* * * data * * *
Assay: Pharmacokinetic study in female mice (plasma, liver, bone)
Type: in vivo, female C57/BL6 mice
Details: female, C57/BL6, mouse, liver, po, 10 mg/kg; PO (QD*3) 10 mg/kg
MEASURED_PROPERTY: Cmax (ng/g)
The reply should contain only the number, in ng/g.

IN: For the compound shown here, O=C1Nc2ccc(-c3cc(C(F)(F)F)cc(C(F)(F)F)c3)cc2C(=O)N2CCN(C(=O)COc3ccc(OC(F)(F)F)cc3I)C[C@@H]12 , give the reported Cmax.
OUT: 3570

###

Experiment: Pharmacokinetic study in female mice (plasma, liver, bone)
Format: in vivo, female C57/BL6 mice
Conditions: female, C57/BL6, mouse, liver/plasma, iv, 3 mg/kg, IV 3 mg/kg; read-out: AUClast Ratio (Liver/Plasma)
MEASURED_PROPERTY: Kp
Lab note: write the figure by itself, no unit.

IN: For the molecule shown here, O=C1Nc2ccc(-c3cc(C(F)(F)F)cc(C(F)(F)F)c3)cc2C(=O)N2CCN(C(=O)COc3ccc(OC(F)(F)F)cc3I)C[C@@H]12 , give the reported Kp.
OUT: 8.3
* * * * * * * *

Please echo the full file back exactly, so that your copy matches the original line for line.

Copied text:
Assay: Pharmacokinetic study in female mice (plasma, liver, bone)
Type: in vivo, female C57/BL6 mice
Details: female, C57/BL6, mouse, liver, po, 10 mg/kg; PO (QD*3) 10 mg/kg
MEASURED_PROPERTY: Cmax (ng/g)
The reply should contain only the number, in ng/g.

IN: For the compound shown here, O=C1Nc2ccc(-c3cc(C(F)(F)F)cc(C(F)(F)F)c3)cc2C(=O)N2CCN(C(=O)COc3ccc(OC(F)(F)F)cc3I)C[C@@H]12 , give the reported Cmax.
OUT: 3570

###

Experiment: Pharmacokinetic study in female mice (plasma, liver, bone)
Format: in vivo, female C57/BL6 mice
Conditions: female, C57/BL6, mouse, liver/plasma, iv, 3 mg/kg, IV 3 mg/kg; read-out: AUClast Ratio (Liver/Plasma)
MEASURED_PROPERTY: Kp
Lab note: write the figure by itself, no unit.

IN: For the molecule shown here, O=C1Nc2ccc(-c3cc(C(F)(F)F)cc(C(F)(F)F)c3)cc2C(=O)N2CCN(C(=O)COc3ccc(OC(F)(F)F)cc3I)C[C@@H]12 , give the reported Kp.
OUT: 8.3